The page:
Very distinctive voice ("Yay-yuss!") Lifelong friend of Hanley Stafford. When Hanley died, his widow married Frank. Hanley's mother, Hanley, Frank, and Veola Vonn, the wife, are all interred together in the same mausoleum crypt at Forest Lawn Cemetery in Glendale, California.
Captain Taffy/Indian Chief--Cy Kendall (1898-1953)
Heavyset actor known for chomping a cigar and acting very nervous (and nasty) in movies. The parts he played on the Bear were a change of pace.
Weary Willie/Oliver Ostrich--Gale Gordon (1906-95)
Charles T. Aldrich, Jr., is written about here. This man was on the radio almost every night of the week at this time.
King Blotto/Professor Whiz--Ted Osborne (1905-87)
Ted was also a very prolific radio performer. He was on mostly horror and science fiction shows. In 1939, he was Dr. Fu Manchu.
Fe Fo--Joe Duval (1906-66)
Joe only did radio until the 1950s, when radio died. He was seen in a handful of movies.
Wintergreen Witch--Martha Wentworth (1889-1974)
Known as the Woman of a Thousand Voices. She could do any character, any age.
Fraidy Cat--Dorothy Scott
She was a voice actress for Disney. Her last film was My Bodyguard (1980).
Assistant Blotto Executioner/Mudley--Ed Max (1909-80)
Edwin Max originally acted under the stage name of Ed Miller (in the movies). He always used his real name for radio.
Narrator--John Hiestand (1907-87)
Often listed as "Bud." He announced many radio shows in Hollywood (1930s-1950s) and later on TV.
Snowman--Bill Thompson (1913-71)
Defined by two characters--Wallace Wimple (on Fibber McGee and Molly) and Droopy the Dog (in MGM cartoons).

Script: Glanville Heisch (d. 1989) [a manager at station KFI in Los Angeles] and Elizabeth Heisch (1908-2003) [his wife--uncredited]
Director: Lindsay MacHarrie [was a voice actor in his own right]
Composer: Don Honrath [Broadway stage performer in the 1930s]
Orchestra Conductor: Felix Mills (1901-87) [Worked for many years at CBS in Hollywood]

You can download the entire show and other fun stuff at the official Cinnamon Bear website.

Friday, August 28, 2009

Manila Broadcasting Company

Hello. It's been a while. Last week I got the flu. It wasn't the flu that everyone has been so afraid of lately... in fact it was worse! Which is why they didn't quarantine the hotel where I stay... Hmmm!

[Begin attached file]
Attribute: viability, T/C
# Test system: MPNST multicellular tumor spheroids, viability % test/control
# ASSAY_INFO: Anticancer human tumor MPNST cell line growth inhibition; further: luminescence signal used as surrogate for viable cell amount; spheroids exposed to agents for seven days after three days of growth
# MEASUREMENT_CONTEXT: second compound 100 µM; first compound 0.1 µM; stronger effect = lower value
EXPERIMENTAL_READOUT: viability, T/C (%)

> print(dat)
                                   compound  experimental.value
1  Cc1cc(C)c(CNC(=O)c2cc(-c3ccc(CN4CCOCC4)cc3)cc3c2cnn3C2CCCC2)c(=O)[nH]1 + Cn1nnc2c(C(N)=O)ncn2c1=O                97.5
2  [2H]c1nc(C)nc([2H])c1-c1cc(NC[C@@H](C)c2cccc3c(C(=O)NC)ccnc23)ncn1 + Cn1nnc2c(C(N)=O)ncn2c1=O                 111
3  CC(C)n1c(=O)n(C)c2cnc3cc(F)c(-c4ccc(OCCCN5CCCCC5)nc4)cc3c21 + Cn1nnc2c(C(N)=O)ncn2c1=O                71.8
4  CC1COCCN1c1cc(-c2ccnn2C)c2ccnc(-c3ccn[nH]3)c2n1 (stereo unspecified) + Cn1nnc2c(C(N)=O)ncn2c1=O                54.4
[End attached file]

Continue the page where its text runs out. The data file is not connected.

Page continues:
I listened to a little bit of local radio last week. In the Philippines there are very few truly local radio stations. (On TV the local stations would be called LPTV in the United States.) Anyway, I was tuning the FM band. Everything is the same Top-40. I used to wonder why Top-40 was dropped as a radio genre in America. Living here, I now know. It gets old listening to the same songs over and over and over and over and over again. Ugh!

So I went to the AM band. There isn't much music there, mostly talk (and mostly in a Pilipino language, which I still don't understand). I found a great station at DXKH (972 kHz) here in Cagayan de Oro (CDO).

It sounded like a television program. My radio picks up TV signals (something you can't do in the United States in most locations, since the advent of Digital TV) so I thought maybe my radio was set to the wrong band. But no, it was honest to goodness radio comedy. After that, there was a romantic soap opera followed by a 19th century superhero adventure, much in the spirit of Zorro. At the hour and half-hour it gave station IDs from both DZRH (the mother station in Manila, which just happens to be the oldest radio station in the Philippines, having gone on the air June 15, 1939, as KZRH, as the Philippines was a US commonwealth then, the Ks would be dropped ten years later and substituted with Ds, thus the Philppines is one of the few countries in the world that identifies radio stations by call letters) and DXKH in CDO.

It's just too bad I don't speak Tagalog. There was enough English and Spanish (Spanish in the adventure program) that I could follow the stories. It is nice to know that radio variety is alive and well in the Philippines. Now my job is to learn Tagalog! (Even though I live in a place where most people speak Cebuano/Bisayan.)